i think 1024 x 768 is best, this is the resolution i use at home :)
but when designing websites, i always use percentage dimensions for tables etc, so its not so bad on the other resolutions

chainreaction2009
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Post by chainreaction2009 »

Vic D'Elfant wrote: I've been developing and designing websites for quite a while now, and I personally chose to make all websites fixed-width (about 990px or so), but in such a way that it won't look odd on higher resolutions. For instance, there are fixed-width websites that look horrible when viewed on a higher resolution. I tend to make it so the actual content will be centered and that there's something like a background image that fills up the "white gaps" on the left and right side of the centered content.

I have access to the Google Analytics statistics of a few websites, and the avarage screen resolutions seem to be as follows:
  • 800 x 600: 5.06%
  • 1024 x 768: 47.39%
  • 1280 x 1024: 24.72%
I used to make fluid designs in the past, but the mayor drawback with those was that you could end up with a paragraph of text that's just 2 lines on some insane resolution (/me glares at NeoThermic :mrgreen:) instead of the usual 15 lines on a 1024x768 one. While this isn't really a problem, it still makes your layout look "empty" with lots of whitespace.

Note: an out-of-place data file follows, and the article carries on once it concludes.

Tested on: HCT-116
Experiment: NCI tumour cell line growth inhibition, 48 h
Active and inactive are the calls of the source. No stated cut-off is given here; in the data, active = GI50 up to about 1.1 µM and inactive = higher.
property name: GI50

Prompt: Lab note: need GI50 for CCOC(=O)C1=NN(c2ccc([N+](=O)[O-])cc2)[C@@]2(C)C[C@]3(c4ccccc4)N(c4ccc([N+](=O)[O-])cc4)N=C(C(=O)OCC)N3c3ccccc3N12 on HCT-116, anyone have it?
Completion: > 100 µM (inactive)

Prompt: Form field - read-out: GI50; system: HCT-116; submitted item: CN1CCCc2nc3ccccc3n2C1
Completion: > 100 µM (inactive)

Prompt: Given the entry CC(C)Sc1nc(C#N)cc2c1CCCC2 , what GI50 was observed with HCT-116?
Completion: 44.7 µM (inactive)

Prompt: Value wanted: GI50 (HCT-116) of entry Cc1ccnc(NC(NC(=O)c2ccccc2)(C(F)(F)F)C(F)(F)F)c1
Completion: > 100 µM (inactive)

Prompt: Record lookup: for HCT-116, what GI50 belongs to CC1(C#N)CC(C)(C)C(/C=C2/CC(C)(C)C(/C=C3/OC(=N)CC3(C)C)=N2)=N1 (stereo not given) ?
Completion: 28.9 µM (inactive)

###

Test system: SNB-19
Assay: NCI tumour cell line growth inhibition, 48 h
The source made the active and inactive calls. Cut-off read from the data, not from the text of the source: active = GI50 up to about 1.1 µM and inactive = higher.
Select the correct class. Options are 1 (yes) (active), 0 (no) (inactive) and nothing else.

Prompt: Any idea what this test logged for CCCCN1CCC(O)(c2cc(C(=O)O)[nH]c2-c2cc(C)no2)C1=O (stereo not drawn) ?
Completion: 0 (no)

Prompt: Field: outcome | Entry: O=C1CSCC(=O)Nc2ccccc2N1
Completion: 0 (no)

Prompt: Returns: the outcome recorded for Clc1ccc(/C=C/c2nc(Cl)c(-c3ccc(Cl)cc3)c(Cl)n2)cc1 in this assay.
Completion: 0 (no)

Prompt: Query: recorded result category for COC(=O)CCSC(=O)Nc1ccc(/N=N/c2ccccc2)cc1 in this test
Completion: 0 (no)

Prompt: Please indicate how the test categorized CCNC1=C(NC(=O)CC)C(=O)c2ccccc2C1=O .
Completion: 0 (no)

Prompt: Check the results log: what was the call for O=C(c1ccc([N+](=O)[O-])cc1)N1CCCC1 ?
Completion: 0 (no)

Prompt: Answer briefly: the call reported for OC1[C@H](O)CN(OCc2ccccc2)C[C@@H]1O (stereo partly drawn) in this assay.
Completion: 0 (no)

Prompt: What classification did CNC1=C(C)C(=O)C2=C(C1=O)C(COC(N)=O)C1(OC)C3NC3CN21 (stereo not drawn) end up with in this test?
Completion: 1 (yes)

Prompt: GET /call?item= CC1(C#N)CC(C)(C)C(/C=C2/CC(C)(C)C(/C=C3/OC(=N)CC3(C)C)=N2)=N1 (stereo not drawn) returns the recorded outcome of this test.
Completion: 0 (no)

Once Internet Explorer finally supports the max-width style attribute without having to use too much workarounds and once that version is used by the avarage internet user, I'll most likely switch to fluid designs and fixed-width content.

With regard to text-browsers... who uses those? I know that they exist and are being used by a few people, but no way a client will be paying me for the time I spend on making their website compatible with text-only browsers. The work just doesn't pay off, in my opinion.

Designing websites will always be the trick of finding the right balance between usability and the nice look you want to give your product.

Vic


What an interesting point, I've often found that no matter what resolution I am in, my sites always cater for whatever resolution my users use. I do agree with you.

I use Text browsers in Fedora Core becuase one I find it useful to only look at texts at websites you need to find information for either an assignment or a work report (which is that does in my case) - I get annoyed with the annoying images on some website that I need to get information from, so I happy with convenience of a text browser when doing research purposes.